At some point Telemachus, under the command of Lieutenant John Crup, was in company with the hired armed cutters Lion and Peggy when they captured Ledia.

On 16 March 1798, Telemachus sighted the French privateer Sophie three miles from the Berry Head. Telemachus gave chase and after six hours caught up with her some two or three leagues north of the Casquets Light. Sophie was armed with four guns and had a crew of 20 men. She was two days out of Saint Malo but had taken nothing. Crispo further reported that when the chase started, Sophie was close to three British merchant brigs. Seagull joined the chase and was in sight when Telemachus made the capture.

On 30 April 1798, Telemachus, under the command of Lieutenant Thomas Newton, was near the Bill of Portland when she encountered and captured the French privateer lugger San Souci after a twelve-hour chase. San Souci was armed with a 12-pounder carronade and two brass 4-pounder guns, and had a crew of 27 men. She had only sailed from La Hogue the night before had not yet captured anything.

In late 1799 and early 1800, Telemachus was among the seven vessels of a squadron that shared in the capture of four vessels:

  • St Francois, taken 25 December 1799;
  • St Pierre de Carnac, taken 12 January 1800;
  • a brig, name unknown, taken 17 January 1800; and
  • Anna Louisa, taken 22 January 1800.
  • Telemachus was among the vessels of a squadron that shared the proceeds for the recapture on 28 June 1800 of Lancaster. She was also part of Sir Edward Pellew's squadron, which shared in the proceeds of the capture of Vigilant, Menais, Insolent, Ann, and the wreck of a vessel that was sold, and the recapture of Industry.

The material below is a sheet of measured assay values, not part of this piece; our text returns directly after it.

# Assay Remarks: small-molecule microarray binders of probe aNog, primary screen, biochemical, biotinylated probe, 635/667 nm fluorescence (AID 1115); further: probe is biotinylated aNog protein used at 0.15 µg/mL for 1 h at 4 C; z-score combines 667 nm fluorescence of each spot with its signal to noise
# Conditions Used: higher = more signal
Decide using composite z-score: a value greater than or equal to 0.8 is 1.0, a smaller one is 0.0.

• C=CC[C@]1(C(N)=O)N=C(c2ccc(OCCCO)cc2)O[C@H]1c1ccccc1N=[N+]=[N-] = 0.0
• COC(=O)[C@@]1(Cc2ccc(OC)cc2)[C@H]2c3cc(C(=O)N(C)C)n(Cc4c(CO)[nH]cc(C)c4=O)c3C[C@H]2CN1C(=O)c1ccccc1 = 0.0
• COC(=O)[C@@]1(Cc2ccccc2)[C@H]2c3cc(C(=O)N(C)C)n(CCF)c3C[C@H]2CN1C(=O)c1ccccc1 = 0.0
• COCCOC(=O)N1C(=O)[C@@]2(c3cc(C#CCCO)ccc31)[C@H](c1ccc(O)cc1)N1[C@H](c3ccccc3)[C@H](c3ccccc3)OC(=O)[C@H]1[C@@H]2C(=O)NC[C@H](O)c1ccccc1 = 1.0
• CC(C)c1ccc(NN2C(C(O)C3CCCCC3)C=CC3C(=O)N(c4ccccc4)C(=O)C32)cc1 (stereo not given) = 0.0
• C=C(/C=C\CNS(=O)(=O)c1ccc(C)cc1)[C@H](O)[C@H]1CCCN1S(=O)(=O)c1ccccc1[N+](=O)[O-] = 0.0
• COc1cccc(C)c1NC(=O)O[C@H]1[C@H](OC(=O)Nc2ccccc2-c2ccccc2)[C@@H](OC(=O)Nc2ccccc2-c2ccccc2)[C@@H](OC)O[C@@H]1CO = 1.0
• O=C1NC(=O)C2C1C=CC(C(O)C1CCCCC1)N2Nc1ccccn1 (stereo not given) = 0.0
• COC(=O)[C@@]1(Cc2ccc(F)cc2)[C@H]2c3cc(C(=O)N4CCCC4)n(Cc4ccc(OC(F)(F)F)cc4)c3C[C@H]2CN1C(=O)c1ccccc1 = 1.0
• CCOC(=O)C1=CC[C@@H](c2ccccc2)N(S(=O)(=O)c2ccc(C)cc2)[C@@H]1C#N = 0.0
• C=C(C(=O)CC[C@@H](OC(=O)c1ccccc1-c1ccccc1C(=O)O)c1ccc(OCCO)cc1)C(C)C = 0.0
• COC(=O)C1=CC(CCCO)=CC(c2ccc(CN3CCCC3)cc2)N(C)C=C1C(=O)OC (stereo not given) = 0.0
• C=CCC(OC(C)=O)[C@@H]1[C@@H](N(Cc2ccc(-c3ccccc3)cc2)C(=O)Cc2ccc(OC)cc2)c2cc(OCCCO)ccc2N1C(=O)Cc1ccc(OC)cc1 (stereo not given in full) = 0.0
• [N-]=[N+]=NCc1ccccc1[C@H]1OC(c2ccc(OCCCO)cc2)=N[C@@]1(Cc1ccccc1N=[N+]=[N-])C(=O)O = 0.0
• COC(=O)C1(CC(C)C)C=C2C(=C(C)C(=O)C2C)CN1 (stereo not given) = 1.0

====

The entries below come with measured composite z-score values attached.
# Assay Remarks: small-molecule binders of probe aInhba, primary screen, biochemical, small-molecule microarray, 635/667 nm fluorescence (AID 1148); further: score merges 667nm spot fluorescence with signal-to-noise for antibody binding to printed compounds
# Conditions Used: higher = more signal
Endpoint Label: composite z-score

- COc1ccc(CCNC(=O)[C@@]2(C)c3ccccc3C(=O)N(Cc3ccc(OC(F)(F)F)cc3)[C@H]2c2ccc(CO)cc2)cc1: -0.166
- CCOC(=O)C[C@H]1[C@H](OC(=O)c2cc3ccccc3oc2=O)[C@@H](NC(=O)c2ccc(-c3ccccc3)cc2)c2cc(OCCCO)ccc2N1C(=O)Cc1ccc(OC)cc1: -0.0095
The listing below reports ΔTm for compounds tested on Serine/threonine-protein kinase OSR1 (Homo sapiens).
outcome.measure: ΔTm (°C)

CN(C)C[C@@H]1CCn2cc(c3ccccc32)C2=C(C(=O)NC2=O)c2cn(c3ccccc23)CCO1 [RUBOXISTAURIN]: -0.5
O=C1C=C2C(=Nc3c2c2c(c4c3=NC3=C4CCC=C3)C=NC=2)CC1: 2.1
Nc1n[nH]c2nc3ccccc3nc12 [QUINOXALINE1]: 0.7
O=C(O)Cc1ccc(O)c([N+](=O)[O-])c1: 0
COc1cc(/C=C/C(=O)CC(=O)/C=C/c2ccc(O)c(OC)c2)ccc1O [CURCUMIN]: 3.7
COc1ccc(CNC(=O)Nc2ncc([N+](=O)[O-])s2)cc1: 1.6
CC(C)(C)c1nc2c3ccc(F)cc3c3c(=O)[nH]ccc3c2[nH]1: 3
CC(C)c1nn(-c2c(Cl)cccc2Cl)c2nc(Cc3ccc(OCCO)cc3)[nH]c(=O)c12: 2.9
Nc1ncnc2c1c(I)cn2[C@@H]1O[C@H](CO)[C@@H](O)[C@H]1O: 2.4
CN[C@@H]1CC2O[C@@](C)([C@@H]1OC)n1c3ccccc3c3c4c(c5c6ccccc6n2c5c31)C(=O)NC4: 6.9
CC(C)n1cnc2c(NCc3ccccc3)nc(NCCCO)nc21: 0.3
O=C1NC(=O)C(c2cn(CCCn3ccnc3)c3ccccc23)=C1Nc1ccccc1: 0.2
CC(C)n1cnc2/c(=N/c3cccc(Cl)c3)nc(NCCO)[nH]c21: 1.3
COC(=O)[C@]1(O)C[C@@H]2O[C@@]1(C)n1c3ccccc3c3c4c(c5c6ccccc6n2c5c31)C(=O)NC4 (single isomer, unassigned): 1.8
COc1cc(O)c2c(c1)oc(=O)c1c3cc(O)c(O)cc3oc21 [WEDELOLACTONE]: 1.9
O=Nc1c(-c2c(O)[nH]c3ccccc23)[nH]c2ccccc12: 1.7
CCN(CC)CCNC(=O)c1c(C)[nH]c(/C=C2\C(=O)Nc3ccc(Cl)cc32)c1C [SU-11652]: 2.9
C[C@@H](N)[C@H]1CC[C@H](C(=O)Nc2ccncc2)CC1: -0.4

Telemachus was among the innumerable vessels of Sir John Borlase Warrens squadron that shared in the capture on 30 August 1800 of the French privateer sloop of war Guêpe. She was armed with 18 guns and had a crew of 161 men. British casualties amounted to four men killed, one drowned and 20 wounded; French casualties were 65 men killed and wounded. In 1847 the Admiralty awarded the Naval General Service Medal with clasp "29 Aug. Boat Service 1800" to all surviving claimants from the action. The award did not include Telemachus, or most of the other vessels in the squadron. However, Telemachus did share in the prize money and head money.

    On 21 July 1801, Telemachus supported the boats of Doris, Beaulieu, Uranie and Robust when they succeeded in boarding and cutting out the French naval vessel Chevrette, which was armed with 20 guns and had a crew of 350 men. Chevrette was under the batteries of Bay of Cameret. Telemachus placed herself in the Goulet and thereby prevented the French from bringing reinforcements by boat to Chevrette. The action was a sanguinary one. The British lost 11 men killed, 57 wounded, and one missing; Chevrette lost 92 officers, seamen and troops killed, including her first captain, and 62 seamen and troops wounded. In 1847 the Admiralty awarded the Naval General Service Medal with clasp "21 July Boat Service 1801" to surviving claimants from the action. The award did not include Telemachus.

    Second hired armed cutter Telemachus

    The National Maritime Museum has a record that a hired cutter Telemachus served from 1803 to 1804. However no other record of this vessel is readily available.

    References

    Hired armed cutter Telemachus Wikipedia


    Similar Topics
    The Call of the Wild (1976 film)
    John Molyneux (academic)
    DJ Snake
    Topics